East Texas Ag News: New laws to benefit rural landowners in Texas
ANGELINA COUNTY, Texas (KTRE) - As every good citizen in Texas knows, the Texas Legislature meets every odd numbered year starting on the second Tuesday in January. This legislative body meets for 140 days during their regular session during which time the state’s budget gets set and the bulk of the state’s work is done.
Of special note to numerous agricultural and rural landowners, this past session the 88th Texas Legislature passed many bills with direct positive impacts on agriculture and rural Texas.
While I’ll name the bills passed below, a comprehensive discussion on each one will be held at the Angelina County Extension office on Tuesday, Oct. 17. This meeting is a co-hosted by the Texas & Southwestern Cattle Raisers Association (TSCRA). The TSCRA’s Executive Director for Government Relations, Melissa Hamilton, will be the featured speaker.
Hamilton will first discuss landowner liability. House Bill 73, authored by Representative Andrew Murr in the Texas House of Representatives and sponsored by Senator Drew Springer in the Texas Senate, provides additional protections for landowners by exempting them from liability when damage is caused by sources outside of their control. Additional details about these new protections for landowners will be discussed at the meeting.
The most popular new law for many local producers was House Bill 2308, the Right to Farm Bill. This was authored by our own representative, Trent Ashby, in the House of Representatives and sponsored by Senator Charles Perry in the Texas Senate. It’s a pretty extensive bill in that it added substantial new protections for ag operations across the state. Hamilton will discuss those new protections for agriculture during her presentation.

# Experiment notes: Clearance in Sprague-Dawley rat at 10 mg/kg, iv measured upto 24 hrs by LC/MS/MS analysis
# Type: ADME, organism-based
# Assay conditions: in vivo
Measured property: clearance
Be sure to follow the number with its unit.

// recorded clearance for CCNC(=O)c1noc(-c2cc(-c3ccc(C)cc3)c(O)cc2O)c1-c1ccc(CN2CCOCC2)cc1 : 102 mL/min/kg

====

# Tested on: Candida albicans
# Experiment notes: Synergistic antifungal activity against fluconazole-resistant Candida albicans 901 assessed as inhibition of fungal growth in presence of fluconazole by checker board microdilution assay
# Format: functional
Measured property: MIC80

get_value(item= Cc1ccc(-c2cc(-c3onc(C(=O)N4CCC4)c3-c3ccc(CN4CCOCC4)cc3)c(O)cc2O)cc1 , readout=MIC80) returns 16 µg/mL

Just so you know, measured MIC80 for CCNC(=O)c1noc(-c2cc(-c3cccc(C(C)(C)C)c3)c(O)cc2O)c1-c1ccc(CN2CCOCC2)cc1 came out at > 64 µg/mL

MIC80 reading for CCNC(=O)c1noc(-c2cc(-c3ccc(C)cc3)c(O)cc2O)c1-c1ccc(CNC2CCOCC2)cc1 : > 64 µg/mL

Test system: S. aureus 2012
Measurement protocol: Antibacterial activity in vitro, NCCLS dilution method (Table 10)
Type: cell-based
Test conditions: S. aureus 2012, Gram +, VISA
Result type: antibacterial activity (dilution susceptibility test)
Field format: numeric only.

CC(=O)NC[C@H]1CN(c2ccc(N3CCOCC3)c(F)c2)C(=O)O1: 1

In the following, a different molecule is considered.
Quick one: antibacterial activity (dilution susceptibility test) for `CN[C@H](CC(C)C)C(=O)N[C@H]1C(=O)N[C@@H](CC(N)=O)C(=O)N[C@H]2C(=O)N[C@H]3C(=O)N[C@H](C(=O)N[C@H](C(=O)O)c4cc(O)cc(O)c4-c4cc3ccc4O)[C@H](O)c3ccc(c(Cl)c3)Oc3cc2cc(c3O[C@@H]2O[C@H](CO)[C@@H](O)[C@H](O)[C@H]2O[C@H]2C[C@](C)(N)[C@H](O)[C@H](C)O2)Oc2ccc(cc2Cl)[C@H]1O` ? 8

House Bill 1750, authored by Representative DeWayne Burns in the Texas House of Representatives and sponsored by Senator Charles Perry in the Texas Senate, compliments House Bill 2308. House Bill 1750 helps agricultural operations near urban areas by protecting them from unwarranted city and municipal regulations.
Senate Bill 664, authored by Senator Charles Perry in the Texas Senate and sponsored by Representative Brad Buckley in the Texas House of Representatives, creates some labeling requirements for alternative protein and cell cultured products. If you are not aware of some of the new cell cultured products and issues surrounding the alternative protein market, you will want to come learn about them.
While that may cover the bills which were passed, I trust almost everyone has heard about the propositions that will be on the ballot on Nov. 7. Three in particular impact Texas agriculture.
Proposition 1 on the ballot in November creates a constitutional right in the Texas Constitution to farm and ranch in Texas.
Proposition 6 creates a Texas water fund to repair and update our water infrastructure in the state.
Lastly, Proposition 8 creates a highspeed broadband fund to help ensure rural parts of the state, and the whole state, have access to highspeed broadband internet services.
Hamilton will discuss the three propositions affecting agriculture and rural Texas in greater detail on Tuesday.
Our guest speaker, Melissa Hamilton, previously served as public counsel for the Office of Public Insurance Counsel since being appointed by Governor Greg Abbott in 2017 and later confirmed by the Texas Senate. She also served as staff counsel for then Texas State Senator, now Texas Comptroller of Public Accounts, Glenn Hegar, and later as director of government relations for the Texas Department of Insurance. Melissa received her undergraduate degree from Texas A&M University and received her law degree from the University of Texas.
There is no fee to attend. This seminar will be at the Texas A&M AgriLife Extension Service in Lufkin at 2201 S. Medford Drive. The meeting will start at 6 p.m.
Cary Sims is the County Extension Agent for agriculture and natural resources for Angelina County. His email address is email@example.com.
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